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Wellbeing Report: Celebrating Schoolies Safely

Director of Wellbeing, Matthew Porter

Director of Wellbeing, Matthew Porter

From Director of Student Wellbeing, Matthew Porter

Celebrating Schoolies Safely

For our Year 12 boys nearing the end of their HSC, the long hot summer ahead should be one of the happiest and most exciting times of their young lives. Schoolies is a perfect opportunity to explore their new found freedom, assert their independence and celebrate the end of thirteen years of education with their mates. “What happens at Schoolies stays at Schoolies…” is a nice idea, unfortunately, the consequences of a rash decision can be permanent, life changing and haunt young people and their families for years to follow.

Each year the Newspaper headlines reflect the tragic consequences of a poor split-second choice often made under the influence of drugs and alcohol. Too many young lives are changed forever. Our role as parents and educators is not to tell or boys what not to do, but rather to talk openly and honestly about identifying, managing and minimizing risk. The following tips appeared in a recent article that I wrote for the Wentworth Courier; I have expanded on each of these here:

  1. Strength in numbers

Get to know your son’s friends and their parents. This way you can present a united front on reasonable expectations and encouraging responsible decision making.  Encourage them to look out for one another, buddy up, and commit to seeing each other home safely. Never leave a mate behind and this counts double for dates, girlfriends and female partners. Never leave someone to walk home alone or wait for a cab by themselves.  If someone is not permitted into an event or venue then no body goes in, you find somewhere else to celebrate or you call it a night. Volunteer organizations such as Red Frogs can be a fantastic base of support.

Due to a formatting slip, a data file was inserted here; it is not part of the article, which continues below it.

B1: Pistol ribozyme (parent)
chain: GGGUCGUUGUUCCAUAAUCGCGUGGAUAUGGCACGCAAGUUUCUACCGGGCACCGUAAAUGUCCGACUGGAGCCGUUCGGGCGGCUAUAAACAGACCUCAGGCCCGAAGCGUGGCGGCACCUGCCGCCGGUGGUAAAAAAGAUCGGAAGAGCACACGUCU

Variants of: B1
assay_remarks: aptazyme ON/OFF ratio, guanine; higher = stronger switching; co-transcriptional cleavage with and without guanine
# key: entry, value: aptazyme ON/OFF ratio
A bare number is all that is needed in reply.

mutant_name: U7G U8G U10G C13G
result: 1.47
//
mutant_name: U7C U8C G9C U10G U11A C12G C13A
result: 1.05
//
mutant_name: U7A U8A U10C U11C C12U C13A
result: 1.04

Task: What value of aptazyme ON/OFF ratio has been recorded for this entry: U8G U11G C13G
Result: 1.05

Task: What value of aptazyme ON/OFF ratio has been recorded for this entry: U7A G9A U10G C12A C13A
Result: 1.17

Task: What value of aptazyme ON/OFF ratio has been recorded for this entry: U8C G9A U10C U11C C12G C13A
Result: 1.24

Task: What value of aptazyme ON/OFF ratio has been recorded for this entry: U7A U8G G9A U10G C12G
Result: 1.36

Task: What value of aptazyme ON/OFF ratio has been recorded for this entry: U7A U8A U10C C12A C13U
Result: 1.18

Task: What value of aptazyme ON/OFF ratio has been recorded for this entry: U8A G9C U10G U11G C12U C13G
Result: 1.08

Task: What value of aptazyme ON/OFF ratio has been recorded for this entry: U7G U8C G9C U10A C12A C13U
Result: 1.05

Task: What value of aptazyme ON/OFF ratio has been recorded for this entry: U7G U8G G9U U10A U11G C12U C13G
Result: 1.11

1. Talk to your teen

Brush up on your own drug and alcohol knowledge. Begin discussing hypothetical scenarios with your son from an early age. This should include defining a standard drink, pacing their alcohol intake and the signs of intoxication. Discuss the importance of drinking plenty of water, eating three substantial meals per day and getting enough sleep around their celebrations. Discuss how to respond if someone offers drugs or alcohol, drink spiking, sexual consent, respectful relationships, refusing lifts with intoxicated drivers, avoiding and responding to aggressive behaviours and when to call the police or an ambulance. You are so much better off having these conversations proactively rather than picking up the pieces after a curfew is broken or a mistake has been made.

  1. Exit Strategies

Plan how to get home from the celebrations well in advance, what to do if they can’t get a cab, etc. Agree on a check-in time each day, a text or call at a specified time just to let parents know that they are OK and having a great time. Find out who they are staying with and get their phone numbers as a back up for a lost phone, flat battery, etc. Agree on a “safe person to call” on older sibling, a relative, ideally not a parent. Someone they can call if they find themselves in a jam with no judgement and no consequences. If your son finds themselves in a predicament you want them to know there is always a way out and always someone to talk to. Know where the nearest hospital is, emergency room, police station, etc. Hopefully you don’t have to go looking for a missing friend. Know that it is OK to call for help particularly if a friend is unwell, ambulance drivers well not contact police unless they fear for their safety and the safety of others. Always remember you win 100% of the fights that you don’t have. Call the police before things get out of hand, if you feel threatened or unsafe, trust your gut and get out of there. Help your mates to stay calm and walk away if they have been provoked. Make good decisions.

To all the Schoolies enjoy a well-earned celebration and please do so safely.